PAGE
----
Decree affirmed with costs of appeal to be awarded in the discretion of the Probate Judge. The testatrix who, at the time of the execution of her will, owned forty shares of American Telephone and Telegraph Company stock, bequeathed them all, by definite unequal numbers of shares in eight bequests, among three generations of nephews and nieces and a church. A residuary clause established an educational trust for two great grandnephews. After the execution of the will she acquired four additional shares of telephone stock. By a codicil, which confirmed all provisions of the will, she directed that all taxes on any specific legacy be paid from the residue. As the result of a three to one split in the telephone stock, she held 132 shares at her death. On a petition for instructions, the judge, applying the principles stated in Igoe v. Darby, 343 Mass. 145 , correctly concluded that the testatrix intended to dispose of all of her telephone stock and further, intended to bequeath specifically the forty shares. It follows that the additional shares resulting from the split of the specifically bequeathed forty shares belong to the specific legatees. Compare McGuinness v. Bates, 345 Mass. 632 .
Exceptions overruled. The evidence showed that the plaintiff performed services for the defendant under a vote to hire the plaintiff as "director of public relations." The judge ruled that the plaintiff could not recover unless he proved by a preponderance of the credible evidence that he performed the duties of director of public relations. The evidence showed and the judge found that the defendant in the same period had a "`Director of Public Relations,' who very satisfactorily handled all matters of publicity and releasing of news incident to the operation of the track." The judge also found on adequate evidence that the purpose of the vote was "to place at the service of the [incoming] President" a man selected by him "to help, counsel and advise him in the promotion of the best interests of the defendant," and that the plaintiff rendered the services for which he was engaged. There was no error in the denial of the defendant's requests to rule that the plaintiff could not recover on the foregoing findings and ruling. Wood v. Spedoni, 328 Mass. 483 , 485.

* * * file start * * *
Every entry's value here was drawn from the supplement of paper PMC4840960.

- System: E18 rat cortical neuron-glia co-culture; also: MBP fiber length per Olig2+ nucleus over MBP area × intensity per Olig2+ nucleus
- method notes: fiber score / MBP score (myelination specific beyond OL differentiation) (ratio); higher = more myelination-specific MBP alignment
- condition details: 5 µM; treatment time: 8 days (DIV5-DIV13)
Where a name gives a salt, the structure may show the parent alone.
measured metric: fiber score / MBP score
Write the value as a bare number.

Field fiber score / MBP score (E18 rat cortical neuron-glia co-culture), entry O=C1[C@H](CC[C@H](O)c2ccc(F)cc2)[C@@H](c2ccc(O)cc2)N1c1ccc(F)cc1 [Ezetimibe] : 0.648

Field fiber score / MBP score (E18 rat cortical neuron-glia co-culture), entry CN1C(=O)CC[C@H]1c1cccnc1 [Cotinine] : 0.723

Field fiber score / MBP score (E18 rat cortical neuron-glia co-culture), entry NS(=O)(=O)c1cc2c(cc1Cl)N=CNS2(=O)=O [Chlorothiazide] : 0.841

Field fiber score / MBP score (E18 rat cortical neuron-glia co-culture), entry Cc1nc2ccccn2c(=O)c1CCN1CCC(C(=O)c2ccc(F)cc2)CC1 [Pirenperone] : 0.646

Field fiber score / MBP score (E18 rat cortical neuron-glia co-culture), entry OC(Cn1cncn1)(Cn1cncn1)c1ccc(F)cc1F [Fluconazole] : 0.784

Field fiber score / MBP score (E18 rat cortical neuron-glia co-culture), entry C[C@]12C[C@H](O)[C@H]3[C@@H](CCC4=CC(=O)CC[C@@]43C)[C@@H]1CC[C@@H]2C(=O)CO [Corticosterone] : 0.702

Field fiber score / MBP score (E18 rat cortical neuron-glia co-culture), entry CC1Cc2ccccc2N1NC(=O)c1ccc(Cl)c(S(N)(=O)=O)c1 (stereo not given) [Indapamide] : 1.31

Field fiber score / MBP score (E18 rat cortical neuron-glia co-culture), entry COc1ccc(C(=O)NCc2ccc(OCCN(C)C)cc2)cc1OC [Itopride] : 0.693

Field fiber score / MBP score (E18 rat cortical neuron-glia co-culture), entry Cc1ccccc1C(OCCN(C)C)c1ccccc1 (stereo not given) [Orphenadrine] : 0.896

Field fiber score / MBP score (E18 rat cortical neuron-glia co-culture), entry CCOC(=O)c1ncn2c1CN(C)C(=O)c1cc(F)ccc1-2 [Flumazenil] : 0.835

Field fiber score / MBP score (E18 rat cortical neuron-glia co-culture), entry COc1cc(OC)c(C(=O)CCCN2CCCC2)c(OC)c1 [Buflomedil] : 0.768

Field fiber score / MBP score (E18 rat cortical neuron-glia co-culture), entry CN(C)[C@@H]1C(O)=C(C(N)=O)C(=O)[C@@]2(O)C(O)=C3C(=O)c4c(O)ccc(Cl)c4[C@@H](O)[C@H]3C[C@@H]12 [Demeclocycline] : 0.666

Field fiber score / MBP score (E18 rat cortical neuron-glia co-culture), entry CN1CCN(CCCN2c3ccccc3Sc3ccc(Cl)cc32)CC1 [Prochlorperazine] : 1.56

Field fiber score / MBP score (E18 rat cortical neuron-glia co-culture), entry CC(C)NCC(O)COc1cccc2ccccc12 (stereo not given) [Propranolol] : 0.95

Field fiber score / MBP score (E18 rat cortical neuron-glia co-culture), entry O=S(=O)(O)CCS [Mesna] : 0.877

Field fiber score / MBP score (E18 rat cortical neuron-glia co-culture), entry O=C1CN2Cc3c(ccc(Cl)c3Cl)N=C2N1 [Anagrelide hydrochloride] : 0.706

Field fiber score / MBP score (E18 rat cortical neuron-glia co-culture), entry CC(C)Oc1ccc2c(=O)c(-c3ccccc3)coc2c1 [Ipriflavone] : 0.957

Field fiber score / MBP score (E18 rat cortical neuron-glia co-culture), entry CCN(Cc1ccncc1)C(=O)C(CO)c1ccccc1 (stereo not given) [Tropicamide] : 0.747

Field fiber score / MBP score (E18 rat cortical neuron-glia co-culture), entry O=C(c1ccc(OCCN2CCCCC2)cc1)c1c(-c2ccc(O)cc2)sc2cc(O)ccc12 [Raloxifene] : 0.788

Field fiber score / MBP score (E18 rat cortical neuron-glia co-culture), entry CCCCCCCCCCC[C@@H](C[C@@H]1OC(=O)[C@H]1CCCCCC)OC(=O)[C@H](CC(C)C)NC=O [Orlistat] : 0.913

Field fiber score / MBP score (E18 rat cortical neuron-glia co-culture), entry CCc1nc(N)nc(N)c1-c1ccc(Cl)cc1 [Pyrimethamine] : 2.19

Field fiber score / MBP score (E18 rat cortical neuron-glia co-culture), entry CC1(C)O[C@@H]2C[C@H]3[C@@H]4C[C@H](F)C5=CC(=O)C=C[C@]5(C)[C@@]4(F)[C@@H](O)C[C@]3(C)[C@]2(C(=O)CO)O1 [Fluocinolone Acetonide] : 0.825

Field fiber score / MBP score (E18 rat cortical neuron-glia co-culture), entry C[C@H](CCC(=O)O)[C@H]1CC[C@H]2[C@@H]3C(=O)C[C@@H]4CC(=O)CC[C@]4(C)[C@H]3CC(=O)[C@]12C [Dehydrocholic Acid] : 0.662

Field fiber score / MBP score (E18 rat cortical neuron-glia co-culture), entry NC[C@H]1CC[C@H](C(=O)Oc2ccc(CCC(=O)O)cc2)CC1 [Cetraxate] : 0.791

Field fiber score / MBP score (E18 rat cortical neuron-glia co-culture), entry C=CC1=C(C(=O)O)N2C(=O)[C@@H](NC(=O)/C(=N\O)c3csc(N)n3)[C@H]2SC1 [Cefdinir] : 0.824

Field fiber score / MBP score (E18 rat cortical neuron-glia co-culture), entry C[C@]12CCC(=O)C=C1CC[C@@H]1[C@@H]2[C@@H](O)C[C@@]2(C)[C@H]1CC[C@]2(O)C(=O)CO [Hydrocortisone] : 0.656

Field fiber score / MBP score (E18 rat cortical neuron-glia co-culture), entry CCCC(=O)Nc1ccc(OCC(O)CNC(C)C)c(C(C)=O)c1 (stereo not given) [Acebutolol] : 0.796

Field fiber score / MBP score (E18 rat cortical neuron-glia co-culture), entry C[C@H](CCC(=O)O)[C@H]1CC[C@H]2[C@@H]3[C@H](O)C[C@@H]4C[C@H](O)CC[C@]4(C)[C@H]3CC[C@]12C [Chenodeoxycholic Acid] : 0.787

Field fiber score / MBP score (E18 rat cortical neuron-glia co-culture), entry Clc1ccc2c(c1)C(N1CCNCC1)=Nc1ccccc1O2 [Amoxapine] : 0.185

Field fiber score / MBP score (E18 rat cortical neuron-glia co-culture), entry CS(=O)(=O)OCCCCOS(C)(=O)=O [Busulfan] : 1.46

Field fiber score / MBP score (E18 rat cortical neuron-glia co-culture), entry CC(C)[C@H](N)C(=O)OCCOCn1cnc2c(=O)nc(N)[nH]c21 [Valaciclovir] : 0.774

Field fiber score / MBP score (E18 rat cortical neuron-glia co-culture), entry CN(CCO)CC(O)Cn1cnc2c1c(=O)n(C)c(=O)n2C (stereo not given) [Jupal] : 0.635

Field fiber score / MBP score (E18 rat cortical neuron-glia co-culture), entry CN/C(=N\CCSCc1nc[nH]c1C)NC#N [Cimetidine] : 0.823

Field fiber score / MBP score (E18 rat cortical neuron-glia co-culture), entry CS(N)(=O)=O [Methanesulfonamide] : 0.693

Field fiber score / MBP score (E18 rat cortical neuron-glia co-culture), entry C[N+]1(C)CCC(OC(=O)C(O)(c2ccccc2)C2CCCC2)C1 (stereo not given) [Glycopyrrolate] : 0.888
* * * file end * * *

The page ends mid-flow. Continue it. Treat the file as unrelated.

Order dismissing report affirmed. The reasons for this decision are sufficiently stated in the opinion of the Appellate Division.